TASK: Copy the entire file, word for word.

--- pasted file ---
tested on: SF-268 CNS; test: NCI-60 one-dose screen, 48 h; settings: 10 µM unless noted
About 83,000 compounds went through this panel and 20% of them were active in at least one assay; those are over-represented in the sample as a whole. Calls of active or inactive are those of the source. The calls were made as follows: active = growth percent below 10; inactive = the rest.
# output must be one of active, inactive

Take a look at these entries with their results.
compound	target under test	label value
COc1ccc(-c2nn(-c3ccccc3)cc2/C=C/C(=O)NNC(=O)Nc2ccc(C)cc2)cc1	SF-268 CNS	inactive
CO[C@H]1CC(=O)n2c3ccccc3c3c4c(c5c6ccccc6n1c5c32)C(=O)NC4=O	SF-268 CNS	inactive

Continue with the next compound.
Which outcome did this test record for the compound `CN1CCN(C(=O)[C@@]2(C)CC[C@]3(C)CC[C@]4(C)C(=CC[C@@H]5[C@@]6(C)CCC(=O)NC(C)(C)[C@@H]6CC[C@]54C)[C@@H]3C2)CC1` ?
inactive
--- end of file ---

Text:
tested on: SF-268 CNS; test: NCI-60 one-dose screen, 48 h; settings: 10 µM unless noted
About 83,000 compounds went through this panel and 20% of them were active in at least one assay; those are over-represented in the sample as a whole. Calls of active or inactive are those of the source. The calls were made as follows: active = growth percent below 10; inactive = the rest.
# output must be one of active, inactive

Take a look at these entries with their results.
compound	target under test	label value
COc1ccc(-c2nn(-c3ccccc3)cc2/C=C/C(=O)NNC(=O)Nc2ccc(C)cc2)cc1	SF-268 CNS	inactive
CO[C@H]1CC(=O)n2c3ccccc3c3c4c(c5c6ccccc6n1c5c32)C(=O)NC4=O	SF-268 CNS	inactive

Continue with the next compound.
Which outcome did this test record for the compound `CN1CCN(C(=O)[C@@]2(C)CC[C@]3(C)CC[C@]4(C)C(=CC[C@@H]5[C@@]6(C)CCC(=O)NC(C)(C)[C@@H]6CC[C@]54C)[C@@H]3C2)CC1` ?
inactive